The former 12th-round draftee does not have an overpowering fastball, as it sits in the low 90’s, but Schlesener possesses a Kershaw-esque curveball that dives off of the table. Going back to the inconsistency, Schlesener has a lot of upside, as he broke his own Spikes’ record with a 12-strikeout performance in early-June, but also has multiple outings with 6+ earned runs.
The Spikes paced the league for the standard of what hitting should look like. The offense was the unquestioned top unit for the majority of the season and was a large part in the team’s success. The team ranked first in the league in average (.247), slugging (.364), OPS (.695), runs (353), hits (626) and doubles (135).
Martin Figueroa – “Big Fig” was arguably the most dynamic player on the Spikes’ roster this season. He ended the year off roughly, but was electric for the majority of the second-half. Figueroa finished with a .282 batting average, a .360 OBP and a team-high .460 slugging. He recorded 27 RBI and launched four home runs. Figueroa’s versatility and consistency earned him a share of the team’s MVP honors.
Pedro Pages – Sharing the MVP award with Figueroa was Pedro Pages, a sixth-round pick out of FAU. Pages ended the year with a .291 batting average and .393 OBP. He led the team in doubles with 17 and paired his power (.430 slugging) with a keen eye at the plate, drawing a team-high 28 walks. Pages was an all-around solid player this year, rarely struggling and showing an ability to get hot quite often.
Andrew Warner – A modern day slugger if there ever was one. Warner started off the year as hot as anyone I’ve ever seen, picking up 10 of his 28 RBI in the first week alone. After that, Warner struggled a bit but never fell so far to be deemed unplayable. Regardless, Warner finished with a team-high seven home runs. However, Warner is as boom-or-bust as it gets, as he struck out 65 times (42.4% of plate appearances). He ended up with a respectable .248 batting average and earned an NYPL All-Star nod due to his big play capabilities.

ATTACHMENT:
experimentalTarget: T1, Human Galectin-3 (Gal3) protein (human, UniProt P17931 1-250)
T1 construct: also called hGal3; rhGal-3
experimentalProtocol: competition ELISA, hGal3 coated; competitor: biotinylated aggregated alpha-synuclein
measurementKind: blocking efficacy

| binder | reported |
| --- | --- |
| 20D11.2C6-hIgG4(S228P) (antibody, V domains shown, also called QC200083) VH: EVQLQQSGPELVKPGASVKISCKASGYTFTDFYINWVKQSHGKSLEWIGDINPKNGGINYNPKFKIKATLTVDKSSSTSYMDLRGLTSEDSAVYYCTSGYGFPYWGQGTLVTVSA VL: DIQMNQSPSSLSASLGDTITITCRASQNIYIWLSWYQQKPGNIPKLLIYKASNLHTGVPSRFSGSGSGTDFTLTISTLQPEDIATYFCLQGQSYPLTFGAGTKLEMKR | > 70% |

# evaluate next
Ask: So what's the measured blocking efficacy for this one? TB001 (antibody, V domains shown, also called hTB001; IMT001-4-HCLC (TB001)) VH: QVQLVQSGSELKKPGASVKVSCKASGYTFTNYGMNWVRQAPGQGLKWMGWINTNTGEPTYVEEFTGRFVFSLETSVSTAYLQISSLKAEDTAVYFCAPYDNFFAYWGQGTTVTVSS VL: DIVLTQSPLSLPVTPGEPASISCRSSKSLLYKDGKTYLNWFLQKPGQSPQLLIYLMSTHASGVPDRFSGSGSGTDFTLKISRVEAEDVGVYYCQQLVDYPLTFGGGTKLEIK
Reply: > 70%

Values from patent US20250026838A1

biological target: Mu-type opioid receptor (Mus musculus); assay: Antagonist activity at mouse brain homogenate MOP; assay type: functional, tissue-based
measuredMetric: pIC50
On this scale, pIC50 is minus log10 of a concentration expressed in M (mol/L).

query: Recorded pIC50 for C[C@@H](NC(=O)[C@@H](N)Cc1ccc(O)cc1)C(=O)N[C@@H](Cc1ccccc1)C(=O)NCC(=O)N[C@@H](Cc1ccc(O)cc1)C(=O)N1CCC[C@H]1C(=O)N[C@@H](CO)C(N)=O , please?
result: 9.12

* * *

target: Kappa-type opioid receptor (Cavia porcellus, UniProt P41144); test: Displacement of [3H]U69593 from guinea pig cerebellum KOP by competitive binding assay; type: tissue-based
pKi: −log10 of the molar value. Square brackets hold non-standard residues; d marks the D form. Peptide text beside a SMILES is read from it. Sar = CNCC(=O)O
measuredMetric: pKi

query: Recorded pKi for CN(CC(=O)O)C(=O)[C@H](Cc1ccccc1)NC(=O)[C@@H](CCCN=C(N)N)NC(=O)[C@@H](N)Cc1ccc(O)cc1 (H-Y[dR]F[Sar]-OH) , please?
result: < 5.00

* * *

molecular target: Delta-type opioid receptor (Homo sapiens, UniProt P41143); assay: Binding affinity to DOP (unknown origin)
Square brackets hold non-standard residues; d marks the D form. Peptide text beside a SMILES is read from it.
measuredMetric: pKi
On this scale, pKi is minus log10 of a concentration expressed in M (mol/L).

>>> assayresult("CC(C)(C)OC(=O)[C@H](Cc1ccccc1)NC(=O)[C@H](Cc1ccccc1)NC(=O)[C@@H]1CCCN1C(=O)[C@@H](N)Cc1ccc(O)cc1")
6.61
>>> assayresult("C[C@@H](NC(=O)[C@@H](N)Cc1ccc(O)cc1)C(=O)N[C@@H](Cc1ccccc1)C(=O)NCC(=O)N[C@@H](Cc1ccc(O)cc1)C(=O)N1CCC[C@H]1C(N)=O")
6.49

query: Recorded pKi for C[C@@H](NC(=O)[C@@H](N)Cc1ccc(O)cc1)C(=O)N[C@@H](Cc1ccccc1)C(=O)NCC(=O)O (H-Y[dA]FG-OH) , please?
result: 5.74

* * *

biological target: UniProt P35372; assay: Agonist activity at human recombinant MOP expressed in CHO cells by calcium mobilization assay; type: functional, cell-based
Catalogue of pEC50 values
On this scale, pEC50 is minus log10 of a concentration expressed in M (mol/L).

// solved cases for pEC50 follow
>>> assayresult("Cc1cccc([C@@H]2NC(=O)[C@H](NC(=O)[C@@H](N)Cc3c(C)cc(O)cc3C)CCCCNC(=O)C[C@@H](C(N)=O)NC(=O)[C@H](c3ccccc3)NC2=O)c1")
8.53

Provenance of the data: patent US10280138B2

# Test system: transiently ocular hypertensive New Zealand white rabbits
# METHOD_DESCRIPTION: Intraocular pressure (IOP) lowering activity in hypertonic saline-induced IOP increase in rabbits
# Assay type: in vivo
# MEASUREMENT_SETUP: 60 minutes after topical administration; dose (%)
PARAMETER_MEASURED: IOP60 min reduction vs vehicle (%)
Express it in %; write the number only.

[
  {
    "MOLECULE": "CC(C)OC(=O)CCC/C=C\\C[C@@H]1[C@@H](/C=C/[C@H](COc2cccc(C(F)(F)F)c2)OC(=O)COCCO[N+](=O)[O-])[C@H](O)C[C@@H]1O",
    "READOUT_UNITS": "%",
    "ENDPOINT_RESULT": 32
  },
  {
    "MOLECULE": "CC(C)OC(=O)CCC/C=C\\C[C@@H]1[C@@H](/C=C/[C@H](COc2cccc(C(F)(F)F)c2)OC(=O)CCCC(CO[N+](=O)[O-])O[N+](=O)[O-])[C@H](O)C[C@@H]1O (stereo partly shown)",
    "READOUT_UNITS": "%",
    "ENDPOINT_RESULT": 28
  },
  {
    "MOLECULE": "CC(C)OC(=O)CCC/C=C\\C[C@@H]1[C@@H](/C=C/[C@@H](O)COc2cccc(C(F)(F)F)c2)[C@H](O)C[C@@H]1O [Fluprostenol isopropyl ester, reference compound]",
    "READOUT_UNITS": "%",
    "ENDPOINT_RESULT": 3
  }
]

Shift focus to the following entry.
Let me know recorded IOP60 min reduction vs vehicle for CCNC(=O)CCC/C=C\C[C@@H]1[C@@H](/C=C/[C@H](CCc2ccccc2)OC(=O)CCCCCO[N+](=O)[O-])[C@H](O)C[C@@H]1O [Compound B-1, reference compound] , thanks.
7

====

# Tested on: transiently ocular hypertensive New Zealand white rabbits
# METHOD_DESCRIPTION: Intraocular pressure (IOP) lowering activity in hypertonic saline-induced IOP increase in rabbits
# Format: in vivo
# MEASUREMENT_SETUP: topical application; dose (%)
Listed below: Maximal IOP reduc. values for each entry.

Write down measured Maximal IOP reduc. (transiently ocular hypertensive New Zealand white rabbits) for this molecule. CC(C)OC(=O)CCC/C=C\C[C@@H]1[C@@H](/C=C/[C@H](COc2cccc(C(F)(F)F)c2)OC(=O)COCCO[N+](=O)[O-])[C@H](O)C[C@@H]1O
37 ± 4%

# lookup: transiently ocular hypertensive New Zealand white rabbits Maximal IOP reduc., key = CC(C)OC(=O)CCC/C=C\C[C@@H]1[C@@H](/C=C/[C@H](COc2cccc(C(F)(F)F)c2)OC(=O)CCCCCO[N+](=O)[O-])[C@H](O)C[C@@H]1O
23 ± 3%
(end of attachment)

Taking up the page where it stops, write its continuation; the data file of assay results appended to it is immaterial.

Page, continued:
Matt Duce – At times, Duce struggled to find playing time as he was stuck behind Pages and former Spike Carlos Soto on the depth chart. However, when Duce received playing time, he shined as an offensive star. He played in 35 games and hit .308 with a .393 OBP. Duce showed his power with three home runs and 10 doubles, which helped him knock in 18. The Dallas Baptist product also led the team with a .825 OPS.
David Vinsky – The All-Star selection led the team in hits with 67 and did so at a .284 clip. Vinsky provided something that not many others on the team could, and that was speed. He tallied a pair of triples and led the team in stolen bases with nine. Vinsky picked up 14 doubles and 19 RBI on the season and was able to draw 19 walks as well.
New-York Penn League All-Star Selections
Four members of the State College squad were selected for the New-York Penn League All-Star Game. Andrew Warner, David Vinsky, Martin Figueroa and Andre Pallante were the choices and all four made an impact. Warner collected two hits, Vinsky and Figueroa each crossed the plate and Pallante tossed a scoreless inning.
2019 State College Spikes Awards
Martin Figueroa and Pedro Pages shared the team’s Most Valuable Player award. Jack Ralston took home the Spikes’ Pitcher of the Year award and Andrew Warner won both the Josiah Viera Perseverance Award and the first PSECU People’s Choice Award.
The first two awards are self-explanatory. Warner became the first Spike to take home multiple year-end awards. The Josiah Viera Perseverance award is a tribute to the former honorary bench coach who passed away this December from Hutchinson/Gilford progeria. Viera was a rallying point and team icon. The first PSECU People’s Choice Award is a fan-voted selection of the team’s top player. Warner’s slugging ability matched with his now-shaved impeccable mustache made him a near-lock for this award.
While it is disappointing to miss the playoffs, Jose Leon made a strong impression in his first campaign as a manager. He proved his ability to make batters be the best versions of themselves was no fluke and did so by turning one of the league’s worst offensive units into the league’s top dog in just one year.
Yes, the pitching was an issue for a while, but even that came full circle as the season neared it is conclusion. If the season was a month longer, the Spikes may have had enough momentum to reach the playoffs. This season, if nothing else, was a solid building block for what is to come in the future.
Link to master article with all 2019 award winners, team recaps and article schedules for the remainder of this series. Next up will be our Peoria Chiefs Team Review.